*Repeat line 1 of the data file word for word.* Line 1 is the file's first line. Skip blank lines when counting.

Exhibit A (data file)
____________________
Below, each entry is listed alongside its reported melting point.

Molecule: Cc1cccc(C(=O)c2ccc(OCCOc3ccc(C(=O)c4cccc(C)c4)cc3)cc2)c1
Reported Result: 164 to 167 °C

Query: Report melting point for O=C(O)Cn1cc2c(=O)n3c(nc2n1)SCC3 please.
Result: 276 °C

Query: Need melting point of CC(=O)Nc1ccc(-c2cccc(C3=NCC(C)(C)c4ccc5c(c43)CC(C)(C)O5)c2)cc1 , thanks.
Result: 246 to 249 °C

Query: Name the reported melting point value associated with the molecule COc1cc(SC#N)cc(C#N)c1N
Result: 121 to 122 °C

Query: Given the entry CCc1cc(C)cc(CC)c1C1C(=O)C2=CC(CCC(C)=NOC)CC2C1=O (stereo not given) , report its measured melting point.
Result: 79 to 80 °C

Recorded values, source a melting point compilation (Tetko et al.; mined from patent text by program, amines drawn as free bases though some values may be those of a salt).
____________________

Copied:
Below, each entry is listed alongside its reported melting point.